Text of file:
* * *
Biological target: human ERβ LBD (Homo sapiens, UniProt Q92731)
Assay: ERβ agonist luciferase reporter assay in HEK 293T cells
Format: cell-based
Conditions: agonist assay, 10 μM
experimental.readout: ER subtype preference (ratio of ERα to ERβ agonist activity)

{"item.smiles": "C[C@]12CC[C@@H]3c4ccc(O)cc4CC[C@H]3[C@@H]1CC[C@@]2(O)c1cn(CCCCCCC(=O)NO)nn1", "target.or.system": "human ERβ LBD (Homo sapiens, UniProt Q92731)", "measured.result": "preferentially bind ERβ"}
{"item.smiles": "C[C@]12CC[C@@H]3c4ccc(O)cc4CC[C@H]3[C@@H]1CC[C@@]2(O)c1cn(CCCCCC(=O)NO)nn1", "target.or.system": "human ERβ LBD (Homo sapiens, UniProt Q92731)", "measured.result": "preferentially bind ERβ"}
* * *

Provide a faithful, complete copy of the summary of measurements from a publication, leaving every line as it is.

Biological target: human ERβ LBD (Homo sapiens, UniProt Q92731)
Assay: ERβ agonist luciferase reporter assay in HEK 293T cells
Format: cell-based
Conditions: agonist assay, 10 μM
experimental.readout: ER subtype preference (ratio of ERα to ERβ agonist activity)

{"item.smiles": "C[C@]12CC[C@@H]3c4ccc(O)cc4CC[C@H]3[C@@H]1CC[C@@]2(O)c1cn(CCCCCCC(=O)NO)nn1", "target.or.system": "human ERβ LBD (Homo sapiens, UniProt Q92731)", "measured.result": "preferentially bind ERβ"}
{"item.smiles": "C[C@]12CC[C@@H]3c4ccc(O)cc4CC[C@H]3[C@@H]1CC[C@@]2(O)c1cn(CCCCCC(=O)NO)nn1", "target.or.system": "human ERβ LBD (Homo sapiens, UniProt Q92731)", "measured.result": "preferentially bind ERβ"}